That fear is one of many that keeps some runners from getting outside in winter. Fear of slipping. Fear of freezing. But you can, in fact, run all winter long, no matter how far the mercury slips below zero.
Most people will be just fine — as long as they keep moving. Ask ultra-marathon runner Katherine Yager, who ran 1,000 kilometres last winter between December and March while training for a spring “50-miler” or 80-kilometre race in Haliburton, Ont.
She only covered 22 of those kilometres on the treadmill. For the rest, Yager faced the polar vortex. Literally. Her nose ran uncontrollably and her eyelashes froze together.
“I don’t think any cold is too cold,” she said. It’s uncomfortable, sure, and she worried about frostbite, but it was road conditions that drove her inside: ice increased the risk of a slip and fall and the odd blizzard made it hard to see.
Yager, 26, dresses strategically, arranges her longer runs for milder days, fills her bottle with warm water and tries to head out during the meagre hours of winter sunlight.
“I find it really rewarding in the winter to know I’ve spent all this time outside and people spend all day inside,” she said. “We live here and winter is a part of that. I like being able to run outside all year round.”
If you keep running, you will continue to generate enough body heat to stay safe, said Matthew Cramer, a post-doctoral fellow at the Institute for Exercise and Environmental Medicine at the Texas Health Presbyterian Hospital. Cramer is from Toronto but did his doctorate at the University of Ottawa and studies the interaction between endurance and temperature.
In the two decades that Burlington, Ont. has hosted the Chilly Half Marathon, held in early March, it’s never been cancelled due to inclement weather, said race director Kelly Arnott. Five of those years have brought extreme cold or storms, but 3,500 runners are expected on March 6.
And no one has suffered hypothermia, as far as Arnott knows. (But yes, finish times might be slower.)
Less blood may be diverted to the skin to conserve heat. Exposed fingers might experience the “hunting response,” which is an occasional resupply of warm blood to cold extremities, though frostbite can also happen with prolonged exposure.
Run all the way to your front door: as soon as you slow down, a combination of sweat evaporation, a drop in heat generation and wet clothes will make you feel even colder. Overdressing and thus overheating can cause the same problem, so choose your winter workout gear with care.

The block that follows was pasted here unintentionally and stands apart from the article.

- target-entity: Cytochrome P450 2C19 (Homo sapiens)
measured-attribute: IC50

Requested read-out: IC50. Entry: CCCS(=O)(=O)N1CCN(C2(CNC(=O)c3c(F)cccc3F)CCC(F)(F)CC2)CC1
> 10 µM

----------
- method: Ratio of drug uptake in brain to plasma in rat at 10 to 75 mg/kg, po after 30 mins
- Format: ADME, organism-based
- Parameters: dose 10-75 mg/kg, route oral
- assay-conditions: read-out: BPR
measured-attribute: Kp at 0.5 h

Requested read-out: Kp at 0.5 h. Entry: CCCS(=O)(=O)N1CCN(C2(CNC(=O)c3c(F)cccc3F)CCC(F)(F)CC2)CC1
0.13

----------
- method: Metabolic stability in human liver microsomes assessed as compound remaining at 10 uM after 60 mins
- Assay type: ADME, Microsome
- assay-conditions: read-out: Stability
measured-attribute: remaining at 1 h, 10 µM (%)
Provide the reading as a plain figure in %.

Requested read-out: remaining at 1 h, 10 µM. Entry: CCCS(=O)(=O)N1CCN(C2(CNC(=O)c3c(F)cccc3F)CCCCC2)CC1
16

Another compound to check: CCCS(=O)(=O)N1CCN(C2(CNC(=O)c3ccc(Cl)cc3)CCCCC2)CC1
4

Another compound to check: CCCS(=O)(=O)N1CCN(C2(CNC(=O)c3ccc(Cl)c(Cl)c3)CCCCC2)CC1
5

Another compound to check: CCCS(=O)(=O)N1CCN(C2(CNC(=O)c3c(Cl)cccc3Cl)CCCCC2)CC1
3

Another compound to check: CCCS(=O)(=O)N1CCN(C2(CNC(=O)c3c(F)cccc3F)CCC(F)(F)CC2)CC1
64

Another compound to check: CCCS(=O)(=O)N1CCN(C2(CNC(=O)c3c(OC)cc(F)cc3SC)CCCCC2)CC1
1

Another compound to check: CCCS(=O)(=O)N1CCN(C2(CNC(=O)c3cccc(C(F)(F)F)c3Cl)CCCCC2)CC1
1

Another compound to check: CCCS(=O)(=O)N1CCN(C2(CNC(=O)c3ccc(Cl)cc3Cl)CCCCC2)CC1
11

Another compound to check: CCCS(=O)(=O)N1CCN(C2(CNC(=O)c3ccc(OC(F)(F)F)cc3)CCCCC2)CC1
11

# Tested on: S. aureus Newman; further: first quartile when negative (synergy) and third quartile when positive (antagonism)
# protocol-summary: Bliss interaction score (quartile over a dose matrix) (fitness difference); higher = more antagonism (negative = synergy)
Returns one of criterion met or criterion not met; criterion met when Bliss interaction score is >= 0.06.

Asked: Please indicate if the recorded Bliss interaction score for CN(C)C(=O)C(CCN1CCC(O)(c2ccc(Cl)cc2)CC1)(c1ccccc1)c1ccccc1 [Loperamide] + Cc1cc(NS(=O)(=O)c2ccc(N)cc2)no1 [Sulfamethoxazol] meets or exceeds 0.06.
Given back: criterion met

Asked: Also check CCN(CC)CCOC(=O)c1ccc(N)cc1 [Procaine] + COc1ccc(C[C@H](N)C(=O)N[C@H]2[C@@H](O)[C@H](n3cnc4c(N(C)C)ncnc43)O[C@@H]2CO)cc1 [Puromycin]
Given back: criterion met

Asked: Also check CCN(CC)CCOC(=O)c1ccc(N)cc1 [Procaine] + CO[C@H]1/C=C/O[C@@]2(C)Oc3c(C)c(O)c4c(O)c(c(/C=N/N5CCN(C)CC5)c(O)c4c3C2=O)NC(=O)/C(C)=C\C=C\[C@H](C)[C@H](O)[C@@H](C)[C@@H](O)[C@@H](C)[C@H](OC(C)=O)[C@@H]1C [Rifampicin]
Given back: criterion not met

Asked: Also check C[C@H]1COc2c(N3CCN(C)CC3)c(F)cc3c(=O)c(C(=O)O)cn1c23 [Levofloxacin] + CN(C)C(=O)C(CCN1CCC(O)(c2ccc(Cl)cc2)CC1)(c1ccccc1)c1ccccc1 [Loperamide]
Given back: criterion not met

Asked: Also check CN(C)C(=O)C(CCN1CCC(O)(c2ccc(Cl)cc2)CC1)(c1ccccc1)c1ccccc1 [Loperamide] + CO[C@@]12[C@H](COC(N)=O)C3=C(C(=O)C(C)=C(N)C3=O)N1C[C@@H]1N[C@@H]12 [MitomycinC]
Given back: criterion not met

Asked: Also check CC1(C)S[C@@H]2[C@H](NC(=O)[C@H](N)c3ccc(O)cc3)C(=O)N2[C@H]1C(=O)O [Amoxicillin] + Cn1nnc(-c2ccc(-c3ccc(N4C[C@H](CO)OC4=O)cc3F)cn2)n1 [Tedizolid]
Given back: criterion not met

It’s also a myth that you always lose the most heat through the head. What is not covered will lose heat. But the ears and nose have a higher risk of frostbite than some other parts of the body because they are far from moving muscles that generate warmth.
“People underestimate their ability to handle the cold when they’re running,” said Mike Anderson, co-owner of Toronto’s retail store and training hub Black Toe Running. “One of the most common things we hear is that people are scared to run in the cold . . . But running in winter is actually extremely enjoyable.”
That is, if you’re dressed for it. Run with a friend and bring a TTC token or some cash just in case.
Runners will often remember a thermal base layer or windbreaker, but sometimes forget about the legs, said Anderson, who sells “bun warmer” shorts and thermal boxer briefs worn underneath running tights. Layers of technical material or thin merino wool make more sense than feather down, which can actually be too warm, he said. A running jacket’s primary purpose is wind protection and should have good ventilation, and it’s a good idea to start out cool and warm up with effort. Don’t wear a regular winter jacket — you will overheat and when sweat dries, it could freeze.
Jackets that glow in the dark, shoes and socks with reflective patterns, brightly coloured vests: anything that helps drivers see runners, especially at night, is recommended. You can also buy tiny flashing lights that attach to outerwear to alert drivers and others. “When it gets cold, people who aren’t running, who are in cars, forget there are people crazy enough to run in that weather,” he said.
“Technology in running apparel has really advanced over the past couple of years,” he said. Runners can use their phone to update their running apps or take a photo — or Uber an escape — without having to remove their gloves. For very cold days, mittens will keep hands toastier than gloves, but some can be converted back to gloves after a warm-up.
The uneven terrain of snow and ice can actually strengthen a runner’s leg muscles, but it can also wear them down. “People are more prone to overuse injuries in winter than they are in the summer,” Anderson said. Many runners wear compression stockings to improve circulation and stability, and some wear trail shoes or Yaktrax, a slip-on traction device worn over the shoe. Also try to avoid slush puddles, because no shoe is really waterproof.
Some websites recommend ski goggles and some runners swear by their polarized lenses on those cold, sunny days when the snow is blinding, even if it looks goofy.
“I’ll just say we do not carry goggles,” Anderson said, laughing. “But more power to them for getting out there.” Others wear sport sunglasses, which look a little more reasonable. You can wear a balaclava to keep your face warm.